At this time of year, you occasionally get those lovely days when the sun is shining, the wind is gentle and the air is warm. Perfect days for paddling. It happens again in October and November. But the water is cold -- too cold for safety, if you aren’t prepared.
Cold water and human beings don’t mix very well. That’s true whether you are talking about a getting soaked in a 33-degree rainstorm in January or falling into a 45-degree river in April. The danger, of course is hypothermia.
I haven’t been able to track down the original source (both have been attributed to the Coast Guard Auxiliary, but I can’t verify that), so I can’t speak for their absolute accuracy, but I’ve seen two different versions of the so-called 50-50 rule of how rapidly hypothermia can affect you in cold water.
One of the 50-50 rules states that you only have a 50-50 chance of being able to swim 50 yards in 50-degree water. Again, I imagine it depends a lot on the swimmer’s body composition, physical condition and age, but it certainly helps explain why people often drown very close to shore in cold water.
The other 50-50 rule is that a 50-year-old person has a 50-50 chance of surviving 50 minutes in 50 degree water.
The best information I’ve found on the web about hypothermia from cold water immersion is a Canadian website called Cold Water Boot Camp (www.coldwaterbootcamp.com).
But just as you don’t let "bad" weather keep you prisoner in winter, you don’t let cold water keep you from paddling in the spring and fall. You prepare for it with the proper equipment and make smart choices.
My buddy David and I wanted to paddle to his river island (he owns a share of it) to clean up around the campsite. The day we’d originally planned was just too cold, windy and rainy, so we waited for better weather.
Finally the day arrived, and we loaded the kayaks with camping gear and tools and dressed ourselves in protective gear (me in a Kokatat dry suit, him in a neoprene "farmer John" wetsuit), donned our PFDs, launched, and paddled the mile and a half to the island. The wind was steady but at our backs and didn’t really affect us.
The next morning, we got an early start despite the fact that our water shoes were frozen solid. The river in the early morning light was simply gorgeous and the wind was calm as we paddled against a mild current back to the cars. The exercise kept us warm enough for comfort (except for David’s wet feet).
Neither one of us got anything more than our feet wet, and that only while launching or landing. But that taste of cold water was more than enough.
We were well dressed and prepared to get out and paddle on not one but two perfect days in early April, with a whole season of paddling ahead.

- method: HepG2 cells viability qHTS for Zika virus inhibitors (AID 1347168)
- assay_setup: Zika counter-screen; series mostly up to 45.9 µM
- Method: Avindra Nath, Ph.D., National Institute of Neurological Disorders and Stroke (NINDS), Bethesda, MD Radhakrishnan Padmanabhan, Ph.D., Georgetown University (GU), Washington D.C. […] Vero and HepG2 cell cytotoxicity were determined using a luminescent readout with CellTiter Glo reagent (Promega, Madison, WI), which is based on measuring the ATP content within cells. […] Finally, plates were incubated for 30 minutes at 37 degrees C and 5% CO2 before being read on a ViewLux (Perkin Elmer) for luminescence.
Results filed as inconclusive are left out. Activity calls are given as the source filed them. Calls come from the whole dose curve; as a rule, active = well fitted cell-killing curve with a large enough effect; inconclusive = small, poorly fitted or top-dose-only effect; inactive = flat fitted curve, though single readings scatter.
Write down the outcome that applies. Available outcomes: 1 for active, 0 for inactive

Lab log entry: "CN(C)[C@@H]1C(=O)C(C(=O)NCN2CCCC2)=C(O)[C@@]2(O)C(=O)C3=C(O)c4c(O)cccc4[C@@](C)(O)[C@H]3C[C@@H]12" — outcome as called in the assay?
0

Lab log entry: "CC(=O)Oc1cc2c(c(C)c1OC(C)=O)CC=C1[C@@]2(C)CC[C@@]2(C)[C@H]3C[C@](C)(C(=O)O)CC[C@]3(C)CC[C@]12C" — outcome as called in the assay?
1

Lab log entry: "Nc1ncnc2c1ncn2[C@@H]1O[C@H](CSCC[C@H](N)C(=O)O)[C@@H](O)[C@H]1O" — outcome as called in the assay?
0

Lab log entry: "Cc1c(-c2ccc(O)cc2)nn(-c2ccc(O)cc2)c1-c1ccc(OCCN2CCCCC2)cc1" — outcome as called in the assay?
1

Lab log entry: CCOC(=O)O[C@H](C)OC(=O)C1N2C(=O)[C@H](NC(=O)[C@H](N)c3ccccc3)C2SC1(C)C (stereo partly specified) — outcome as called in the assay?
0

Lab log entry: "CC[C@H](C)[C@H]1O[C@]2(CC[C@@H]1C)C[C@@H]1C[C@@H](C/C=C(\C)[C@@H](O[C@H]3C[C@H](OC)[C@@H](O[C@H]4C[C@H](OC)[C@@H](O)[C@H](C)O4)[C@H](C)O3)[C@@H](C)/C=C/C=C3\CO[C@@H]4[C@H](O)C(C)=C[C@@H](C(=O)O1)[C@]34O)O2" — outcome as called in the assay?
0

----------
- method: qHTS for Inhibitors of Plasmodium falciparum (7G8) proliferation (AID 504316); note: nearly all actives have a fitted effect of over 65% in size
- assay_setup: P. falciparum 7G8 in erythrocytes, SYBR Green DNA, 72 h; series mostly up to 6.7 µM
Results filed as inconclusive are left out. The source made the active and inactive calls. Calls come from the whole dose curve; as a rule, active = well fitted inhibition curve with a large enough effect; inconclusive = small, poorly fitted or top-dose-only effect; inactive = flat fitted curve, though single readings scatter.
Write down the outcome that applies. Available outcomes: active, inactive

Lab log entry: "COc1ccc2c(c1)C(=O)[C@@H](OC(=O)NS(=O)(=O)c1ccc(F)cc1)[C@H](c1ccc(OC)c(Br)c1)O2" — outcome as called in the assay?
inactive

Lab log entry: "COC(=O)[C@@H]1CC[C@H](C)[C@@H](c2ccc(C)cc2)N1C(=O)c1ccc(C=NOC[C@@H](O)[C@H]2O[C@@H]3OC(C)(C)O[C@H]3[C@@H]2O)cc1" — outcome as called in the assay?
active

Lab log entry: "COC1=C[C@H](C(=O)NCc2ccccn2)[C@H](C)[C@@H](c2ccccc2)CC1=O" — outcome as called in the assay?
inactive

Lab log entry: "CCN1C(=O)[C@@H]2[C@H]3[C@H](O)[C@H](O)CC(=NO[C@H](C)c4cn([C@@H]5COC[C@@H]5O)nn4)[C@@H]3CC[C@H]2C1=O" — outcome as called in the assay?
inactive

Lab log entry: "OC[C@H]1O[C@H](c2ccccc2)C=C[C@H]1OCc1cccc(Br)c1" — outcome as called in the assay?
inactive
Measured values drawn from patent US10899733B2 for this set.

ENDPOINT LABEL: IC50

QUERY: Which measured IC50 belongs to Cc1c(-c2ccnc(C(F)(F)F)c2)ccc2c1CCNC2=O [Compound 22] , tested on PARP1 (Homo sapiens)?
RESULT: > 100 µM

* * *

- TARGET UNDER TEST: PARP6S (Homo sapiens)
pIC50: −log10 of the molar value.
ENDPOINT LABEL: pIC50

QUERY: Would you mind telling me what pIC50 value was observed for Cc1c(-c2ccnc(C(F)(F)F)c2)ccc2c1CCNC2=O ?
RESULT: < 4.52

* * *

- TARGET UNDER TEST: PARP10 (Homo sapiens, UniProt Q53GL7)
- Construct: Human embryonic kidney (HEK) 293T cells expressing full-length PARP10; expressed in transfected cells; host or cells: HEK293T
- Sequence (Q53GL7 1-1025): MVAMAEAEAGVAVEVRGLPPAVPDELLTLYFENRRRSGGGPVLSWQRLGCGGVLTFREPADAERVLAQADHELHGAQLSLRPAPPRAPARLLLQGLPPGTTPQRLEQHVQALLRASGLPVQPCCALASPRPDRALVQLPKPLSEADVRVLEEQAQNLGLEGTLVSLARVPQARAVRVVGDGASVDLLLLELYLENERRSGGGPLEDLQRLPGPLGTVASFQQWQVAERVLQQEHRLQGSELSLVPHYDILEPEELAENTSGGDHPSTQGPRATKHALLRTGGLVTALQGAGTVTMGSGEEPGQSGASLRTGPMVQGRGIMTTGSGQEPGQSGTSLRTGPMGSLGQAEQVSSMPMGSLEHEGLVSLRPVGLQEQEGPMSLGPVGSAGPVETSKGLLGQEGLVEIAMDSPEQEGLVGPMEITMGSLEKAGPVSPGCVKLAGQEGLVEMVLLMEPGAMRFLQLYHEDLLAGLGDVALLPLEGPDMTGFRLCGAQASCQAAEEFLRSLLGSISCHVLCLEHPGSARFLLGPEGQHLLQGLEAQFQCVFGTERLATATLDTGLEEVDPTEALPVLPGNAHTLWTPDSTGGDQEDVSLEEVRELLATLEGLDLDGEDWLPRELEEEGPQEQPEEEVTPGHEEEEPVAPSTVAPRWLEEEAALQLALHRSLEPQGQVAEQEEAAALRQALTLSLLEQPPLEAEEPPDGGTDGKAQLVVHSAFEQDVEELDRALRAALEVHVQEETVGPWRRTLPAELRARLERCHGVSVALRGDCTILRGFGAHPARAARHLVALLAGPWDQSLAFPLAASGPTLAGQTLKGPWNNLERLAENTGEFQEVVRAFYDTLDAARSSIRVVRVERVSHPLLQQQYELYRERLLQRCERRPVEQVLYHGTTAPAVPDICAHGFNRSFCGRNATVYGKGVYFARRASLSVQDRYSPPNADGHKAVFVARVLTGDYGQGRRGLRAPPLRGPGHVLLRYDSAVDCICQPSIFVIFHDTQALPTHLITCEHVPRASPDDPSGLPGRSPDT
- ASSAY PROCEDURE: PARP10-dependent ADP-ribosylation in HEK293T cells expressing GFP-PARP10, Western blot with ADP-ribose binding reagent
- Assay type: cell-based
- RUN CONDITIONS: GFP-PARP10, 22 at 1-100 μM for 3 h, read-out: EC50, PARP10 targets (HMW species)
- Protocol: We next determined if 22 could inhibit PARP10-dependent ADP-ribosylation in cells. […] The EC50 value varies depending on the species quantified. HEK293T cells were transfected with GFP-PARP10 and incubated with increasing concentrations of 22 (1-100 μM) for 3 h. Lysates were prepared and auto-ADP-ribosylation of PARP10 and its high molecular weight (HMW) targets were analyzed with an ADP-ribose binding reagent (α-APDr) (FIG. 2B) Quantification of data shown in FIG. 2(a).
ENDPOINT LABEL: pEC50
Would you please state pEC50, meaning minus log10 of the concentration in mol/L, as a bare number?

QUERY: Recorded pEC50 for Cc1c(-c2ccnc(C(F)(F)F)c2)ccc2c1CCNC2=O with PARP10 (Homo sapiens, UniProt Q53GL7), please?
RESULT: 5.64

Cold, hard facts
The Cold Water Boot Camp documents a controlled experiment directed by Dr. Gordon Giesbrecht (known as "Professor Popsicle"). Volunteers jumped into very cold water and attempted to save themselves. (It’s important to realize that these people knew they were going to go into the water and were surrounded by people to help them if they got into trouble. This helped them avoid the panic most of us would feel if we suddenly flipped a canoe or kayak. The videos of these voluntary immersions (click on "Boot Campers") are absolutely fascinating.
Dr. Giesbrecht has coined the concept "1-10-1" to describe the first three stages of human reaction to cold water immersion and the approximate time each stage takes.
Your initial reaction to a plunge into cold water is "Cold Shock." This lasts about a minute, and if you don’t have a life jacket on to help you stay afloat, you can drown almost that quickly.
The second phase, which takes about 10 minutes (or less) is "Cold Incapacitation."
Even strong swimmers lose the ability to move themselves through the water. And worse yet, some who could still swim swam directly away from shore and safety. Again, without a life vest, you will likely drown in 10 minutes or less.
Stage three is unconsciousness due to hypothermia. According to Dr. Giesbrecht, it takes about an hour for most people to lose consciousness.
Assuming you don’t drown, how long you live after that depends largely on your body mass, on your gender and on how you are dressed. There’s a chart on the 1-10-1 page which shows this clearly.
Some rules to live by
If you are going to go paddling at this time of year:
n Don’t go alone. Have at least one other person along who can help you if you end up in the water.
n Have a quality life vest and wear it. If you go overboard without it, you probably won’t be able to get it and get it on before the cold incapacitates you.
n Dress properly. Best is a full dry suit with layers of synthetic insulation beneath. Second best is probably a full neoprene wetsuit which will insulate your core and extremities. Third is a "Paddling suit," either one-piece or separate top and bottom, which won’t keep you perfectly dry but will certainly help you stay safer.
n Don’t take chances. Strong currents, strong winds, traveling far from shore all increase the danger. Pick your day, pick your place, pick your companions, and paddle safely.
Tim Jones writes about outdoor sports and travel. He can be reached at firstname.lastname@example.org.